CHIPMASTER belt-drive conversion
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  1. #1
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    Default CHIPMASTER belt-drive conversion

    This is also posted on the Home machinist forum. But I'm posting here also for the benefit/interest of CHIPMASTER owners.
    As posted earlier I asked some questions re: putting a 3 ph motor on and using an inverter only
    to drop the speed as many Chipmaster owners have done when their variator goes.
    So going back to the beginning my variator is not shot-it doesn't sound like a dryer full of ball bearings.
    But it is loud to me, quite probably because my shop is tiny and at present the lathe sits on a wood floor
    with 1/4" steel plates between the leveling feet and the floor to spread the load.
    So I knew I was going to have to do something because it became increasingly annoying.

    So I looked at 3 ph no dice w/o belt reduction-moot/pointless.
    I looked at reeves type variable speed. Our Clausing drill press at work has that and when you
    wind it up to 2000 rpm it just screams. Same problem-not a solution.
    So I came up with my own solution-sort of.
    So lets start with some before pics.
    Pic 1 is of the original variator on the lathe on its own cast iron mounting stand/bracket with
    the motor mounted underneath.
    Pic 2 is the Variator speed control handwheel.
    Pic 3 is with everything removed. A blank cavity so to speak.p1040304.jpgp1040345.jpgp1040348.jpg

  2. #2
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    So my idea borrowed from a lathe we have at work It's badged LANCE,
    which I beleive is just a rebadging for USA sold machines.
    The name they're known by is Zubal, spanish made.
    The lathe has 3 pulleys on the motor and 3 pulleys on the main
    spindle. And because the 3 pulleys at the motor slide on a spline
    you get 7 speeds plus 7 more with the back gear.
    So I took this idea and how loud it sounded when running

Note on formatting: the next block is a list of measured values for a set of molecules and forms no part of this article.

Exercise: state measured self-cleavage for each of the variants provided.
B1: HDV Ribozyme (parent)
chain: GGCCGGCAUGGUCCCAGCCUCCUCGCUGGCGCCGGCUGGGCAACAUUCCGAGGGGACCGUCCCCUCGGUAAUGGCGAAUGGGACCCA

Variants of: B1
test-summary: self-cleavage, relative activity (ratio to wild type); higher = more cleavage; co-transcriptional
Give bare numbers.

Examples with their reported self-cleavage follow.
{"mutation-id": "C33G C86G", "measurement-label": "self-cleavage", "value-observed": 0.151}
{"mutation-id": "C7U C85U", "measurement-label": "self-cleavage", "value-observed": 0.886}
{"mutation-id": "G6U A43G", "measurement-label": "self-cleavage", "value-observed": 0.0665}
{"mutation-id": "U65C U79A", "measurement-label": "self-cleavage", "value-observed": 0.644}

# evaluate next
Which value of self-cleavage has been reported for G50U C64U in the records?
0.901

and said I can work with that.
    So on my version I took the spline shaft from the motor and
    moved it over to the intermediate shaft and that allowed me
    to use a smaller pulled at the motor for a lower bottom speed.
    Next I needed a way to quickly/easily release belt tension and retension.
    So I came up with a sliding motor mount.
    With the motor mounted on a 1/4" plate that slides in some steel channels.
    The motor hung underneath a steel fabricated shelf and tension controlled
    by a 5/8" leadscrew and a nut mounted to a standoff and to the sliding mount.
    Pic 1 is the motor a 2 Hp Doerr farm duty, mounted to the motor mount
    with the channels sitting on the sides and the leadscrew/nut asssembly.
    Pic 2 are the pulleys. The motor pulley has the 2 smaller Vees made of steel with
    the large pulley bolted on.
    The intermediate shaft which mounts to the shelf with 2 pillow blocks
    has a pc. of 1-5/8" x 6T spline shaft mounted on the end.
    My new taped attachment came in very handy for this part.
    Taper on the end of the 1-1/4" shaft and matching taper inside the spline shaft.
    The 3-Vee pulley that slides on the spline shaft is mounted/bolted to a spline
    coupling that has a flange welded to it which allows the 3 individual aluminum
    pulleys to be bolted together.
    p1040349.jpgp1040350.jpgp1040351.jpg

  3. #3
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    Pic 1 is of the completed set up and everything mounted and in place
    with the 2 vee pulley mounted on the end of he intermediate shaft
    driving up to the clutch shaft.
    And pic 2 is view of the pulleys through a front access port that I
    made by enlarging the original small hole for the original on/off switch.